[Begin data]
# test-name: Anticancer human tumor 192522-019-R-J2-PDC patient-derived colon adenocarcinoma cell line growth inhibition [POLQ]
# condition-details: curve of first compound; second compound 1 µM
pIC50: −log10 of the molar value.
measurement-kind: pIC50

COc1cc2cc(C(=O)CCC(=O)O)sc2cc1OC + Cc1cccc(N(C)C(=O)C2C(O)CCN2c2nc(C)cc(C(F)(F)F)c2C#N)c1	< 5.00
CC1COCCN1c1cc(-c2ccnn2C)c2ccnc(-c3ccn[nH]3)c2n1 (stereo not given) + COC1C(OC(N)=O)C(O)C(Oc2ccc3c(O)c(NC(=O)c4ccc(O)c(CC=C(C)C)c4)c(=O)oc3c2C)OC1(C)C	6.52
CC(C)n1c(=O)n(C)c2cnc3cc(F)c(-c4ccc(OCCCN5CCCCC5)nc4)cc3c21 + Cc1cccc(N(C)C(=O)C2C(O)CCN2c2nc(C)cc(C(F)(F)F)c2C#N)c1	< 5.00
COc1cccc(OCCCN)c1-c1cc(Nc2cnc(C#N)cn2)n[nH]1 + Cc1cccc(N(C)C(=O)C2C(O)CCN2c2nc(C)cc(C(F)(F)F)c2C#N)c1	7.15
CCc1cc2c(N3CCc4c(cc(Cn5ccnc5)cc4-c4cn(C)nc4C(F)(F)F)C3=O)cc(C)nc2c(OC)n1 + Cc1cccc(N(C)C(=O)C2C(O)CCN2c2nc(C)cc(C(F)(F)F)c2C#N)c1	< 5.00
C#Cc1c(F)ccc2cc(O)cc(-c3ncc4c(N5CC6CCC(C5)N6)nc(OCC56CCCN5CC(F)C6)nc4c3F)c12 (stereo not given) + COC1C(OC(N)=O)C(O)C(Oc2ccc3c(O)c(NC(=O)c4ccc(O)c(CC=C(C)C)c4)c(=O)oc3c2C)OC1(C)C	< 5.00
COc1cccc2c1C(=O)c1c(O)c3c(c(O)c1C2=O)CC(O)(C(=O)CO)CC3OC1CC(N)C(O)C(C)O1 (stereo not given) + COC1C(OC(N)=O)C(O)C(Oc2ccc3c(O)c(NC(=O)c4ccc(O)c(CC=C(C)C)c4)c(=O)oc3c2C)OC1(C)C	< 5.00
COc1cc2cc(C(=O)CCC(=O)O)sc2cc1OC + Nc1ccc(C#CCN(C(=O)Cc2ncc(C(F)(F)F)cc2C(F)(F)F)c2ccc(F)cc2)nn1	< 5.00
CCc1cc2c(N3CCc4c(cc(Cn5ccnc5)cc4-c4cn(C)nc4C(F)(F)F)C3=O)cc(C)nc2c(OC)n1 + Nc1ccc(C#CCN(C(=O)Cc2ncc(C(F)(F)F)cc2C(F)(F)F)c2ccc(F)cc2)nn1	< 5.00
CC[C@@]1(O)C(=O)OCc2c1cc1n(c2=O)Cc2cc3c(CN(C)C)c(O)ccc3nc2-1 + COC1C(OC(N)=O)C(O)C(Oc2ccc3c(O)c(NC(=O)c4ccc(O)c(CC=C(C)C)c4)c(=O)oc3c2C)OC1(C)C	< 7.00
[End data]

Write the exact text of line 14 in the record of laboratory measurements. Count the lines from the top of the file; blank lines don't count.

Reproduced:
CC[C@@]1(O)C(=O)OCc2c1cc1n(c2=O)Cc2cc3c(CN(C)C)c(O)ccc3nc2-1 + COC1C(OC(N)=O)C(O)C(Oc2ccc3c(O)c(NC(=O)c4ccc(O)c(CC=C(C)C)c4)c(=O)oc3c2C)OC1(C)C	< 7.00